In This Chapter
Using direct labor to apply overhead
Identifying cost pools and drivers
Assigning overhead with activity-based costing
After the Olympians claimed victory in the War of the Titans, Zeus sentenced Atlas to support all the celestial spheres on his shoulders, an event that many mythologist accountants consider the ultimate allocation of overhead. I know many managers who probably feel a lot like Atlas because they, too must bear unreasonably disproportionate shares of overhead.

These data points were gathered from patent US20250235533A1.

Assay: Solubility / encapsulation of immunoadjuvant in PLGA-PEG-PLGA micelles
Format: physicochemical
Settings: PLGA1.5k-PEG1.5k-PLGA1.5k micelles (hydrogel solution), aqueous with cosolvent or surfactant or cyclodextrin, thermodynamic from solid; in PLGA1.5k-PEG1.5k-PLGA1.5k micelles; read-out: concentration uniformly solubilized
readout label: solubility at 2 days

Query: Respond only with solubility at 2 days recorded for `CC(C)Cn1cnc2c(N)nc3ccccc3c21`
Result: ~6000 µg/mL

Overhead costs include all the miscellaneous costs of doing business: utilities, supervision, security, and any other costs that don’t fit neatly into direct materials and direct labor — the materials and labor you can directly trace to a product. (You can read more about identifying direct and indirect/overhead costs in Chapter 3.) That said, you can’t ignore overhead just because it’s difficult to allocate. Ignoring overhead causes you to underestimate costs of products and processes, which can spell disaster if you underprice based on those figures and lose money.
As factories and processes automate (and people get replaced by robots), the direct labor needed ...